As we entered the Garden, we were greeted with the thunderous bellowing of alligators; it was mating season we were told. The 40 that reside there are safely enclosed, but there is a swinging bridge that allows visitors to walk over the gator-infested water. It is netted, of course. A sign warns, “Do not stand, sit, climb on this enclosure. You might fall in and the alligators will eat you and that could make them sick.”

As part of the rebirth of Everglades Wonder Gardens, the mammals have been removed. Remaining are various native and exotic species of reptiles and birds and a koi pond. All of them are either from the original roadside attraction or

A swinging bridge traverse the alligator infested waters. PHOTOS BY VICKIE KELBER

A swinging bridge traverse the alligator infested waters. PHOTOS BY VICKIE KELBER

are rescue animals. The snakes range from typical Florida corn snakes to terrifying boa constrictors. There was a huge iguana that looks just like the one that lives in the empty lot across the canal from me, and a monitor lizard with its creepy, darting forked tongue. The many turtles and tortoises included African Black turtles and local gopher tortoises. Incidentally, in case you wondered, the difference between turtles and tortoises is that the former can live in water, while the latter live on land.

Birds included a variety of parrots and cockatoos, wood and mandarin ducks, some exotic looking roosters and/or quail, peacocks, even parakeets. Some of the parrots were quite polite, greeting us with “hello” and being certain to say “goodbye” as we walked away. And, yes, there were flamingos. They remain from the original attraction, having been born here some thirty years ago. They were surrounded by dozens of ibis. The ibis do not belong to the Gardens; they merely visit every morning for breakfast with the flamingos.

The lush, jungle like flora was diverse and included old growth trees, some exotic species, and newly introduced varieties such as bromeliads and stag horn ferns. Kapoks, banyans, shaving brush, African mahogany, plumeria were just a few noted. There is an Orchid Trail as well as a Butterfly Garden.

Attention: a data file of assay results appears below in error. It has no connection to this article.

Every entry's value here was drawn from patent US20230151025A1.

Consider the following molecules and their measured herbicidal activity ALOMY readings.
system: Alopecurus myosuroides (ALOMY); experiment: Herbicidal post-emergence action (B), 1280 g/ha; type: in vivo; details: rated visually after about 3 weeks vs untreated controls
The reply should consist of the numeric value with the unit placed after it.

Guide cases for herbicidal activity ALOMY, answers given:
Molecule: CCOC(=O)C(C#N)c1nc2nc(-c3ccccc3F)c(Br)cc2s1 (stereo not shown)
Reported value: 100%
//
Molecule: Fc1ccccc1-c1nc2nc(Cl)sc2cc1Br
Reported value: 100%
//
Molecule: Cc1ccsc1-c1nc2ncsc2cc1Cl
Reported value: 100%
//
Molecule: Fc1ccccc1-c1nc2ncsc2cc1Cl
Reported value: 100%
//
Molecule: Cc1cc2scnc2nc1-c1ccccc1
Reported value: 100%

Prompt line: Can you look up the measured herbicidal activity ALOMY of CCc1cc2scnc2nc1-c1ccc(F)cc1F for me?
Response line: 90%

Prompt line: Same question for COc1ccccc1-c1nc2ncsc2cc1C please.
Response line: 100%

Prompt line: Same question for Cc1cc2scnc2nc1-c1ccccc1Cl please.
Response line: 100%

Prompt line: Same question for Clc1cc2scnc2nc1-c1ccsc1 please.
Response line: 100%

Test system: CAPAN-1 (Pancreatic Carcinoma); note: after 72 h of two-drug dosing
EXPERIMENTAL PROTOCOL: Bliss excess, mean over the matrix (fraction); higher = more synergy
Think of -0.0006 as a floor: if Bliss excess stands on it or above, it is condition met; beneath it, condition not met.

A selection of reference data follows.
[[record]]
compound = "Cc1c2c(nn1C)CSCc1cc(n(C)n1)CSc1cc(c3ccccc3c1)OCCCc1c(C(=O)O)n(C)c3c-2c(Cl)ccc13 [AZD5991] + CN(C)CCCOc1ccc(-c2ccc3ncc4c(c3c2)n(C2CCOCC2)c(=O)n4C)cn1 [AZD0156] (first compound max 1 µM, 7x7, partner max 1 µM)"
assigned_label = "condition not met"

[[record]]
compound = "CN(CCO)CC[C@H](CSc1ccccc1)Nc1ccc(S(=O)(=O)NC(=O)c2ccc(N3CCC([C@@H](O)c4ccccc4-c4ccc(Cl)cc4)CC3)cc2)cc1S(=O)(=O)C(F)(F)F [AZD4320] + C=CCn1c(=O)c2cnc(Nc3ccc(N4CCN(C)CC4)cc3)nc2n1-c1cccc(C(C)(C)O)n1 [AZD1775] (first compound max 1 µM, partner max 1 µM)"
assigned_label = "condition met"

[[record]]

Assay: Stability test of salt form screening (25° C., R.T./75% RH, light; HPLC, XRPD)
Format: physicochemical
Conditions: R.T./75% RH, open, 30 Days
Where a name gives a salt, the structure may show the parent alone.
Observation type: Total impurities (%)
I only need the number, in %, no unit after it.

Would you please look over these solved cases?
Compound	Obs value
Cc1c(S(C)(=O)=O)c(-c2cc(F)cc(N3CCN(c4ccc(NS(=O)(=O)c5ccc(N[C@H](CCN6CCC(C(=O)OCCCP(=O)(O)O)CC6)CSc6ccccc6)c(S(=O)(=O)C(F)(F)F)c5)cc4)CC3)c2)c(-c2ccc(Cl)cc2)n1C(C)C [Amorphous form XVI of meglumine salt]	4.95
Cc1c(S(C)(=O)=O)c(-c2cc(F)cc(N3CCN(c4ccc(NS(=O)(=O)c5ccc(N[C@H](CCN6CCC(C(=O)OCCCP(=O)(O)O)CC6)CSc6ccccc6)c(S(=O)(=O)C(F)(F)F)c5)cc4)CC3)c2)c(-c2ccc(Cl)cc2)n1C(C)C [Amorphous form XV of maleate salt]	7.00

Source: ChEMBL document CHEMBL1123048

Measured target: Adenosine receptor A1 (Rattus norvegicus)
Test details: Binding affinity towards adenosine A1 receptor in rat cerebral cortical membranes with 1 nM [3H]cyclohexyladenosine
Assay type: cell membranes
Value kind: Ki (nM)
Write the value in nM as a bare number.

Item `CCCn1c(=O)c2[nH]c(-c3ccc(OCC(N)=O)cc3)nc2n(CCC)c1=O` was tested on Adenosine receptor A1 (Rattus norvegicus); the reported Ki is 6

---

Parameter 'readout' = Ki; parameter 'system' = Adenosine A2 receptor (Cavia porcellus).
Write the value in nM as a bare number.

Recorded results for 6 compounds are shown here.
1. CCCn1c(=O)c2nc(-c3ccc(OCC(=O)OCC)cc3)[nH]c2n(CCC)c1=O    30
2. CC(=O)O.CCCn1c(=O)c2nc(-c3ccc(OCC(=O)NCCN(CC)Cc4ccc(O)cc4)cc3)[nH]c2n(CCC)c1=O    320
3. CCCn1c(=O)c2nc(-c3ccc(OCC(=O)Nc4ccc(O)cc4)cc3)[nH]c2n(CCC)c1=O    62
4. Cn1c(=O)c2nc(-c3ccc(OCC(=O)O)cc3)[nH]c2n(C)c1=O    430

Everglades Wonder Gardens is a work in progress. Many of the animals and some of the plants had identifying signs. Some areas lay empty, waiting for renovation

Two of the 40 gators sun themselves on the beach.

Two of the 40 gators sun themselves on the beach.

or innovation. The reinvention of this former roadside attraction is new and it will be interesting to follow its progress. My friend and I commented how nice it would be if a student or retired botanist would volunteer to assist in further identifying and working with the beautiful greenery that is there.

Everglades Wonder Gardens is open daily from 9:00 AM to 5:00 PM, except for major holidays.

This year, they are introducing what they hope will be an annual contest/event, Snowflakes in the Gardens. The snowflakes will be on display until January 2, 2016 and follows their successful Ghosts in the Gardens contest for Halloween. They also offer a Lunch & Learn Lecture Series on the first Wednesday of every month. Memberships are available.

We enjoyed our visit to the Gardens; it made a pleasant day trip. And, kudos to the people involved in this non-profit organization as well as the Bonita Springs City Council for their efforts. How wonderful that this reminder of Old Time Florida will remain, rather than being replaced by yet another condo development or shopping mall.

Vickie is a former member of the Marco Island City Council and Artistic Director of the Marco Island Film Festival, and has been a volunteer for many island organizations. She is a former board member of the Naples Mac Users Group. Prior to relocating to Marco, Vickie served as a school psychologist, Director of Special Services, and college instructor and also was a consultant to the New Jersey Department of Education.

Leave a Reply

Your email address will not be published. Required fields are marked *